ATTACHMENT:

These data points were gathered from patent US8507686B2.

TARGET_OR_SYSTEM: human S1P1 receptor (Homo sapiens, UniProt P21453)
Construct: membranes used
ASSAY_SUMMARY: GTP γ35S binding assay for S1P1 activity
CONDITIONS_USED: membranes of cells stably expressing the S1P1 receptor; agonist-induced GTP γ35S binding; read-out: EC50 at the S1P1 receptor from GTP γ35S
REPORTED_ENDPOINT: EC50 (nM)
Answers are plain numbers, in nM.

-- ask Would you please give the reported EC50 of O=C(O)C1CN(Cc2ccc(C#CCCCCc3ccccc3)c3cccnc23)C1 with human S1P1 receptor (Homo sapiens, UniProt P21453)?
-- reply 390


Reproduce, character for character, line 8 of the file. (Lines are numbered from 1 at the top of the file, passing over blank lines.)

-- ask Would you please give the reported EC50 of O=C(O)C1CN(Cc2ccc(C#CCCCCc3ccccc3)c3cccnc23)C1 with human S1P1 receptor (Homo sapiens, UniProt P21453)?